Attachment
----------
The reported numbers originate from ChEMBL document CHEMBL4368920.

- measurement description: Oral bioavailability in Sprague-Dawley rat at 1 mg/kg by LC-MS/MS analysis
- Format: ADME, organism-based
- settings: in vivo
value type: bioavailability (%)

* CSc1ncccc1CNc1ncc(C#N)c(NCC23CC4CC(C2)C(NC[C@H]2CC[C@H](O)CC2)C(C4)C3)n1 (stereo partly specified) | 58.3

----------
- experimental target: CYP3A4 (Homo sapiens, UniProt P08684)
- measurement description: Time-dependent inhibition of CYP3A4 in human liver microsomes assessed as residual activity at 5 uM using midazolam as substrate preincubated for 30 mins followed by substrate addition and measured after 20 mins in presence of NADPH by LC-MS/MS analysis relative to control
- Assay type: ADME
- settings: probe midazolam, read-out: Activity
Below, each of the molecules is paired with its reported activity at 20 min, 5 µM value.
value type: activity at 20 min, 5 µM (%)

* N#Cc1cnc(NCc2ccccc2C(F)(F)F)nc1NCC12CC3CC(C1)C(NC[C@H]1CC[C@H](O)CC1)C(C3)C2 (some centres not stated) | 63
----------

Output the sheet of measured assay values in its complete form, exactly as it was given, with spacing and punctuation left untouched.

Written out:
The reported numbers originate from ChEMBL document CHEMBL4368920.

- measurement description: Oral bioavailability in Sprague-Dawley rat at 1 mg/kg by LC-MS/MS analysis
- Format: ADME, organism-based
- settings: in vivo
value type: bioavailability (%)

* CSc1ncccc1CNc1ncc(C#N)c(NCC23CC4CC(C2)C(NC[C@H]2CC[C@H](O)CC2)C(C4)C3)n1 (stereo partly specified) | 58.3

----------
- experimental target: CYP3A4 (Homo sapiens, UniProt P08684)
- measurement description: Time-dependent inhibition of CYP3A4 in human liver microsomes assessed as residual activity at 5 uM using midazolam as substrate preincubated for 30 mins followed by substrate addition and measured after 20 mins in presence of NADPH by LC-MS/MS analysis relative to control
- Assay type: ADME
- settings: probe midazolam, read-out: Activity
Below, each of the molecules is paired with its reported activity at 20 min, 5 µM value.
value type: activity at 20 min, 5 µM (%)

* N#Cc1cnc(NCc2ccccc2C(F)(F)F)nc1NCC12CC3CC(C1)C(NC[C@H]1CC[C@H](O)CC1)C(C3)C2 (some centres not stated) | 63